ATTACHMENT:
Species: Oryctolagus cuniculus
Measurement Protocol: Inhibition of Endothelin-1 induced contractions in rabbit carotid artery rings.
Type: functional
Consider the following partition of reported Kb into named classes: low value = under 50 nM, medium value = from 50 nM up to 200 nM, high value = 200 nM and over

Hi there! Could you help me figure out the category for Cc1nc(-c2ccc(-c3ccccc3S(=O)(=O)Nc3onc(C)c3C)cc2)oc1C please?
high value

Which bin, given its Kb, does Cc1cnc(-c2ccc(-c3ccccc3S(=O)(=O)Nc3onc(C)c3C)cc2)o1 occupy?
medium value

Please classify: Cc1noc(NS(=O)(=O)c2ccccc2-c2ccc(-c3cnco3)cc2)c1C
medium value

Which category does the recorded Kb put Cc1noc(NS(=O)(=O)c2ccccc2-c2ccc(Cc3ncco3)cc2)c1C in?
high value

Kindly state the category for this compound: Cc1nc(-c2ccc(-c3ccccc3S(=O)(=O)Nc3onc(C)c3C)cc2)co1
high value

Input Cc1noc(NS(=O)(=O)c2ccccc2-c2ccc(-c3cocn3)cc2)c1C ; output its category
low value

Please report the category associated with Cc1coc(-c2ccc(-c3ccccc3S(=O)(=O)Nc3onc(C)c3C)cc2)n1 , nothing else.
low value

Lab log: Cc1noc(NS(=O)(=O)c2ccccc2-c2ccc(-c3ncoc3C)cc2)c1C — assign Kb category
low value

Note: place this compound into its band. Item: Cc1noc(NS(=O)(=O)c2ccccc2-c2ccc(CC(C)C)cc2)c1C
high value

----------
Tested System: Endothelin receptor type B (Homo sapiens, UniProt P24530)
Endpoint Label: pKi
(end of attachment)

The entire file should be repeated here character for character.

Species: Oryctolagus cuniculus
Measurement Protocol: Inhibition of Endothelin-1 induced contractions in rabbit carotid artery rings.
Type: functional
Consider the following partition of reported Kb into named classes: low value = under 50 nM, medium value = from 50 nM up to 200 nM, high value = 200 nM and over

Hi there! Could you help me figure out the category for Cc1nc(-c2ccc(-c3ccccc3S(=O)(=O)Nc3onc(C)c3C)cc2)oc1C please?
high value

Which bin, given its Kb, does Cc1cnc(-c2ccc(-c3ccccc3S(=O)(=O)Nc3onc(C)c3C)cc2)o1 occupy?
medium value

Please classify: Cc1noc(NS(=O)(=O)c2ccccc2-c2ccc(-c3cnco3)cc2)c1C
medium value

Which category does the recorded Kb put Cc1noc(NS(=O)(=O)c2ccccc2-c2ccc(Cc3ncco3)cc2)c1C in?
high value

Kindly state the category for this compound: Cc1nc(-c2ccc(-c3ccccc3S(=O)(=O)Nc3onc(C)c3C)cc2)co1
high value

Input Cc1noc(NS(=O)(=O)c2ccccc2-c2ccc(-c3cocn3)cc2)c1C ; output its category
low value

Please report the category associated with Cc1coc(-c2ccc(-c3ccccc3S(=O)(=O)Nc3onc(C)c3C)cc2)n1 , nothing else.
low value

Lab log: Cc1noc(NS(=O)(=O)c2ccccc2-c2ccc(-c3ncoc3C)cc2)c1C — assign Kb category
low value

Note: place this compound into its band. Item: Cc1noc(NS(=O)(=O)c2ccccc2-c2ccc(CC(C)C)cc2)c1C
high value

----------
Tested System: Endothelin receptor type B (Homo sapiens, UniProt P24530)
Endpoint Label: pKi